Newman Distinguished Alumna 2013: Leslie Rosenthal Jacobs ’77
On the evening of March 21, 2013, Newman administrators, alumni, and community members gathered in the School’s Reynolds Ryan Art Gallery to honor Leslie Rosenthal Jacobs ’77, the 2013 Distinguished Alumna. A pioneer in the New Orleans educational community and an avid supporter of Newman, Leslie was nominated for the award by her fellow alumni and for her dedication to improving lives and the community through her efforts in the field of education.
Head of School T.J. Locke welcomed the audience to the gallery and spoke about Leslie as a trailblazer in education. “Leslie happens to excel in the field of education, one near and dear to my own heart. I have watched Leslie break down barrier after barrier in the realm of public education reform in New Orleans. Her accomplishments and what she has done to safeguard the future of our city is nothing short of remarkable,” he said. Locke touched on the significance of the event and the meaning of the Distinguished Alumna Award. “Newman’s excellence shines through when we celebrate each other,” he said, “when we come together as a community to recognize this extraordinary place and the extraordinary people it has a hand in producing.”
He then turned the microphone over to Leslie’s lifelong friend Sarah Usdin. She began by commenting on Leslie’s incredible vision, leadership, and work ethic. She called her “an architect of school reform in New Orleans.” She listed the ways that Leslie was an innovator in the field of Education. Leslie's introduction of high-stakes testing was way ahead of the rest of the nation, and Usdin called her a “paragon of education reform” with a national presence.
Stephen Rosenthal ’74, Leslie’s older brother and fellow Newman graduate, also had some kind words for the night’s honoree. He talked about what it was like to grow up with a younger sister who was determined to achieve success in everything that she believed in. She took that ambition into adulthood and applied it to her passion for education. He closed with a couple of quotations - one of them from John White, the state’s hard-driving superintendent of education. John said of Leslie,
“In my work throughout the cities of our country, I have never met a reformer so central to the vision and successes of her community as is Leslie. I really do believe that when the history books are written on education in our time — not just for New Orleans, not just for Louisiana, but for the United States in its entirety — Leslie will merit the chapter future generations will admire most.”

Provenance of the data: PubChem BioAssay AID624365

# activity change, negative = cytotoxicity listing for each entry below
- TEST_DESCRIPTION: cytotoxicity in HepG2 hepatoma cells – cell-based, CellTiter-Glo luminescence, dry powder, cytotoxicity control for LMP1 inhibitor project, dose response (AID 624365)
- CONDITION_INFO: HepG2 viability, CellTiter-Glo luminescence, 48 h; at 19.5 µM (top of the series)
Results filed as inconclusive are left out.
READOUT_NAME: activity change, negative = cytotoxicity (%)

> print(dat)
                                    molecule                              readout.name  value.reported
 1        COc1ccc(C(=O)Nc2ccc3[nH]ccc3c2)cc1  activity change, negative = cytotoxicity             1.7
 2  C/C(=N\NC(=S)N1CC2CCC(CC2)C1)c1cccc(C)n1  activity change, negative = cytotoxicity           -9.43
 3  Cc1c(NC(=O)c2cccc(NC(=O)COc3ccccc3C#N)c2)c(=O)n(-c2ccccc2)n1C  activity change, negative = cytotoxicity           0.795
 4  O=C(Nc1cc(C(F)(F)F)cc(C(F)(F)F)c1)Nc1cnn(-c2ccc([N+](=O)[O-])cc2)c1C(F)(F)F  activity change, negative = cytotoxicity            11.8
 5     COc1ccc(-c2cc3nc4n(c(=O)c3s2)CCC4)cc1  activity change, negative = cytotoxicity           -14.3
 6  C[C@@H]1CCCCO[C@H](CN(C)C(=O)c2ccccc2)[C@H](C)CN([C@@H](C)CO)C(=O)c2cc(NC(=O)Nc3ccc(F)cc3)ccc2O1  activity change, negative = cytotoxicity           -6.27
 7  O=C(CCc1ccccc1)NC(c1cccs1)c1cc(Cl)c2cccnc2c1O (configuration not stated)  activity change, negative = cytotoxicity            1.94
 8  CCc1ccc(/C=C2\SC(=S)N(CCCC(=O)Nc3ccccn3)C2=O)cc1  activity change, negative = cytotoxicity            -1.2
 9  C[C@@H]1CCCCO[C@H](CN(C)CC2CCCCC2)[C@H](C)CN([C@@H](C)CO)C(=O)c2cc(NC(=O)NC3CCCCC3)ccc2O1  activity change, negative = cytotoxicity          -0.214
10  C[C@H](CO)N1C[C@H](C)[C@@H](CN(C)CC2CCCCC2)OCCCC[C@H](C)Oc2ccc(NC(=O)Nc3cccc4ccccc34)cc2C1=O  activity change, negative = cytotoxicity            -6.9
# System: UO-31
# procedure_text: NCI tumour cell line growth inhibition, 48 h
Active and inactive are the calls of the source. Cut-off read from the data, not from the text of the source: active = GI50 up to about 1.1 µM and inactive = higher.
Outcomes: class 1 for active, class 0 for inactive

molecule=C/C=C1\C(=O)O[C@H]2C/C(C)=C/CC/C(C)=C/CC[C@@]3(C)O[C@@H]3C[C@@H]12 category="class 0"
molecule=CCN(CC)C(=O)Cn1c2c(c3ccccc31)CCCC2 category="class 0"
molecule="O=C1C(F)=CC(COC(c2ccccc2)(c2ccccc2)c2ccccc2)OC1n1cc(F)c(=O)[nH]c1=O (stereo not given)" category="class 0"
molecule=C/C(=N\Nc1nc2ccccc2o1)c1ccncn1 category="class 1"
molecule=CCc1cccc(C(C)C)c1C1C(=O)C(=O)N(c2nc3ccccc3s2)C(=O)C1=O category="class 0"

Gretchen Schmidt Dondis ’89, President of the Alumni Association Board, then presented the award to Leslie, and Leslie took the podium. Leslie began her acceptance speech with the story of how her journey began at Newman. Despite reading difficulties, she overcame her limitations and was grateful to those who helped her along the way. She mentioned four educators in particular that changed her life: Dr. Francis for teaching her how to write well enough to earn an A on her first paper as a freshman at Cornell; Dr. Collins for giving her the skills she uses today to analyze and distill student data; Mr. MacKenzie for “drilling beyond the what and the who” and teaching her to explore the world; and the School’s beloved Teddy Cotonio, who virtually built a debate program around one student’s desire to compete in forensics. She reminisced about how Newman believed in her – even when she didn’t believe in herself. She commended the School on its dedication to each student, and she uses that model when envisioning the types of schools she hopes to provide for all students in New Orleans and beyond.
Leslie has been dedicated to education reform for over 25 years. She served as an elected member of the New Orleans Parish School Board and was appointed by Governors Foster and Blanco to the State Board of Elementary and Secondary Education (BESE) before founding EducateNow!, a non-profit dedicated "to making the reform of New Orleans public schools effective and sustainable."
Leslie is considered the architect of Louisiana’s School Accountability system. She conceived of the idea of the Recovery School District (RSD), was instrumental in passing the constitutional amendment that created the RSD, and has been very involved in efforts to build successful schools in New Orleans post-Katrina.
The Brookings Institution recently released its latest Education Choice and Competition Index (ECC) and ranked the RSD #1 with the only A rating in the nation among 107 school districts. U.S. Secretary of Education Arnie Duncan has called New Orleans the most improved school district in the country, terming its progress "remarkable" and "stunning." Education reform in New Orleans is now serving as a model for other states.
The Distinguished Alumnus/a Award is given each year to graduates who have made significant contributions in their specific fields of endeavor and taken a vigorous civic leadership role, bringing honor to the School through their achievements, both professionally and in the community. This award is the highest honor Newman bestows on its alumni. Past recipients include businessman Benjamin Rosen ’50, actor Bryan Batt ’81, real estate developer Darryl Berger ’65, civic activist Diana Monroe Lewis ’55, philanthropists Walda ’54 and Sydney ’45 Besthoff, authors Walter Isaacson ’70 and Michael Lewis ’78, and humanitarian Dr. Scott Kellermann ’63. Last year’s recipient was Jay Lapeyre ’71.